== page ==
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Study links higher nutrient intake with lower risk of mortality during 9.3-year median period

University of Connecticut, January 25, 2022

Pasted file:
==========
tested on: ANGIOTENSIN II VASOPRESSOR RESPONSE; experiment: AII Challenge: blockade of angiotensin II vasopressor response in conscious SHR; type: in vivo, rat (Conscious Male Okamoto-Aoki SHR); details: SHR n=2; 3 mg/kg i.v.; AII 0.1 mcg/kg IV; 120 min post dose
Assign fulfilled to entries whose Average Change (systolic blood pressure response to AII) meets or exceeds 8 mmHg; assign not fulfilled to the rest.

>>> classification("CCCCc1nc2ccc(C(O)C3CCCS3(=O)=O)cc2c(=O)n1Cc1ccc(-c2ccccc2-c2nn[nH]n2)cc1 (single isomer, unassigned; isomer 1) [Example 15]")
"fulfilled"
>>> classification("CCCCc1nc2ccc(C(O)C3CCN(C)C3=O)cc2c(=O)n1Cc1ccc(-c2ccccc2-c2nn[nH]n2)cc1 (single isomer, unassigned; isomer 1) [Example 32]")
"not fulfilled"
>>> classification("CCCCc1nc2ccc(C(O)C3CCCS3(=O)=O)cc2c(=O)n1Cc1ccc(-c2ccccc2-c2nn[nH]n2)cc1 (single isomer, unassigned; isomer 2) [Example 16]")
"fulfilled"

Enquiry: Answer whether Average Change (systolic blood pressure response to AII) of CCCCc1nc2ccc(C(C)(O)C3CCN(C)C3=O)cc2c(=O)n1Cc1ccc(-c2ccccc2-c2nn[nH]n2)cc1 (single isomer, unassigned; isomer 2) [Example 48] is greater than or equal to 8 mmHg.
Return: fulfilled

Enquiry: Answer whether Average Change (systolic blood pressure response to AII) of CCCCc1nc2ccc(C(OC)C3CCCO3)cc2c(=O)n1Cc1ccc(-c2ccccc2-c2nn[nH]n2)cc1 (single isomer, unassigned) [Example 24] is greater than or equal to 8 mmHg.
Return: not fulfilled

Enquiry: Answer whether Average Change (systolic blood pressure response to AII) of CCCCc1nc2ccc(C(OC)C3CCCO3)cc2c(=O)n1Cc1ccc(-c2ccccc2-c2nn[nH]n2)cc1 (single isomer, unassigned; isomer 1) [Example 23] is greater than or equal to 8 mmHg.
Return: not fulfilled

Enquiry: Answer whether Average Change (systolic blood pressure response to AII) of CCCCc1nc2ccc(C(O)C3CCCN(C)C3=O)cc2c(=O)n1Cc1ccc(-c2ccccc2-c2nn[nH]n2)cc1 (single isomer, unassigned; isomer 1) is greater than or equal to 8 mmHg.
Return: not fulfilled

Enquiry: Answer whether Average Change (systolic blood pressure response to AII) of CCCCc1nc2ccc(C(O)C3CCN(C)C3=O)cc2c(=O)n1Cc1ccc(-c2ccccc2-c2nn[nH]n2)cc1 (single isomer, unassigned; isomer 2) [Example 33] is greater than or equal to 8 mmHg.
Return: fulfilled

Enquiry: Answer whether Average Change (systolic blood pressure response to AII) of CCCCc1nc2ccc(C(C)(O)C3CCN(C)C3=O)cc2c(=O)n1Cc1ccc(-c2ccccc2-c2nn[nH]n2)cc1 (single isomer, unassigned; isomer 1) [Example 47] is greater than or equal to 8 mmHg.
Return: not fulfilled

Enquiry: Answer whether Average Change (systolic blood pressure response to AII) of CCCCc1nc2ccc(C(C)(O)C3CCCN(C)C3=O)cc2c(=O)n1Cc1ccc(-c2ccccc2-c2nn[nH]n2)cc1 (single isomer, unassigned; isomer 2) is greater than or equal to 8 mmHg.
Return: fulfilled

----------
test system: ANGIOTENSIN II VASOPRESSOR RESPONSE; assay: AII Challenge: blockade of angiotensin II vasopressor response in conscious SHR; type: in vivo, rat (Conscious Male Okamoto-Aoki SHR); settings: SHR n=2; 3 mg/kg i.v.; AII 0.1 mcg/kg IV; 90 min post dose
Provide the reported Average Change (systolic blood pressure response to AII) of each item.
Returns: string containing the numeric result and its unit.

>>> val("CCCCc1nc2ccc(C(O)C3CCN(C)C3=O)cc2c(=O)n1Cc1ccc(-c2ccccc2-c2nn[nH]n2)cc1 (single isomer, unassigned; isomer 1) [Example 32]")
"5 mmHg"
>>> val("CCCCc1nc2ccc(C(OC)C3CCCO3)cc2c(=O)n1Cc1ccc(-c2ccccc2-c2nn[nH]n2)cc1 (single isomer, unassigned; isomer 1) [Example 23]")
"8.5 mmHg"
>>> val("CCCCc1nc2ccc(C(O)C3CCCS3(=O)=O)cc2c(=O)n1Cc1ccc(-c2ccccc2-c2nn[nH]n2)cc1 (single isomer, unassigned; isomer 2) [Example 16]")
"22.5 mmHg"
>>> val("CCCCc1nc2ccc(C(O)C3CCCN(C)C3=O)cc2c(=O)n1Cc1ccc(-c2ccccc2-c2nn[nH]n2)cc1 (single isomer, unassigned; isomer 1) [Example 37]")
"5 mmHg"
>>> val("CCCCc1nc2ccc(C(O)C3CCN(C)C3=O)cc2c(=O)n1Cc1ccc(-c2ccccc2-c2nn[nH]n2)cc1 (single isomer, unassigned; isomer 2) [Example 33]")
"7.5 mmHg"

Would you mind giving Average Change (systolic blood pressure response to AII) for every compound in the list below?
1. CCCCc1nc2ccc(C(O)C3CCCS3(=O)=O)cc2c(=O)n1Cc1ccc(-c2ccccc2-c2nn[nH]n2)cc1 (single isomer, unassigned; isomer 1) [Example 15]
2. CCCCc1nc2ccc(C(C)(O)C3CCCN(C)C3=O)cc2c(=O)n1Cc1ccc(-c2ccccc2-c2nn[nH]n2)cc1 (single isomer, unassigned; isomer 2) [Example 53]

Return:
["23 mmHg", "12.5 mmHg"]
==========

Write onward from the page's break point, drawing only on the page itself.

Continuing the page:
A study that utilized data from the National Health and Nutrition Education Survey (NHANES) found an association between having an adequate intake of vitamin E, iron, magnesium, potassium, EPA and DHA, essential amino acids and fiber and a lower risk of dying during a median follow-up period of 9.3 years. The study included 20,602 men and women enrolled in NHANES. During a median 9.3-year period, 3,539 participants died. The participants who survived were more likely to have reported a higher intake of specific nutrients. Notably, compared to participants whose magnesium intake was among the lowest one-third, those whose intake was among the top third had a 22% lower adjusted risk of dying from any cause, a 35% lower risk of dying from cardiovascular disease and a 29% lower risk of cancer death during follow-up. Magnesium wasn’t the only nutrient linked to a lower risk of mortality during follow-up; the top consumers of vitamin E, iron, potassium and fiber had 19%, 15%, 18% and 16% lower respective risks of premature all-cause mortality.